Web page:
In a recent decision, the B.C. Supreme Court has confirmed that insurers who issue replacement cost endorsements to property policies are not required to fund replacement of damaged property in advance. Rather, insureds under such policies are required to adhere …Keep reading
Alternative dispute resolution is increasingly being used for settling disputes. As a practical matter, it is now virtually impossible to appeal most arbitral findings, making it clear that claims resolution through arbitration proceedings can entail much greater risk for insurers …Keep reading
In Bahniwal v. The Mutual Fire Insurance Company of British Columbia, 2016 BCSC 422, the BC Supreme Court considered the application of statutory conditions 1 and 4 and a replacement cost endorsement in a homeowners insurance policy. The claim …Keep reading
A new case has just come down that should be of interest where claims are made by infants or others under a disability and there is a third party claim against a family member for their alleged negligence relating to …Keep reading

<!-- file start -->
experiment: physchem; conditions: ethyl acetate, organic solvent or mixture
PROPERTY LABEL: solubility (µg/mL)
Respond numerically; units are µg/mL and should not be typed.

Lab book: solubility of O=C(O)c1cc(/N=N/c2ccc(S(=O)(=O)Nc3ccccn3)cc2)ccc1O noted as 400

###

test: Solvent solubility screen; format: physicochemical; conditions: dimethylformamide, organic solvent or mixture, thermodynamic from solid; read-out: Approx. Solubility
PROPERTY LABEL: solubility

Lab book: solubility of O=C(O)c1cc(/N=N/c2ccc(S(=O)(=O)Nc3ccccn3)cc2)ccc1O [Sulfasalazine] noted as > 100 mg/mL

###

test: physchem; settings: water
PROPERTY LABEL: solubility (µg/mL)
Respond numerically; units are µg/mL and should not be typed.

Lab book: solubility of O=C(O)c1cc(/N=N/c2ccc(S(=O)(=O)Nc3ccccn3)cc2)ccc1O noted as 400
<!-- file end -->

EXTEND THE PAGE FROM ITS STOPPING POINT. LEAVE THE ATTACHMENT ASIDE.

In West Creek Farms Ltd. v. Lloyd’s Underwriters, 2016 BCSC 48, Mr. Justice Macintosh considered general and specific principles of contractual interpretation to parse an efficacy exclusion clause in which ambiguity was unearthed.
Mardell Greenhouses Inc. (“Mardell”) purchased …Keep reading
The recent B.C. case of Wynward Insurance Group v. MS Developments Inc., 2015 BCSC 324 (“Wynward Insurance”), looks at an insurance policy exclusion clause for damage “caused directly or indirectly” by earth expansion and offers clarification as …Keep reading
Most Insurers are aware of the higher costs associated with litigation where the opposing party is self-represented. High costs can be due to a variety of factors, such as numerous applications, failure to follow procedural steps, irrelevant claims and lengthy …Keep reading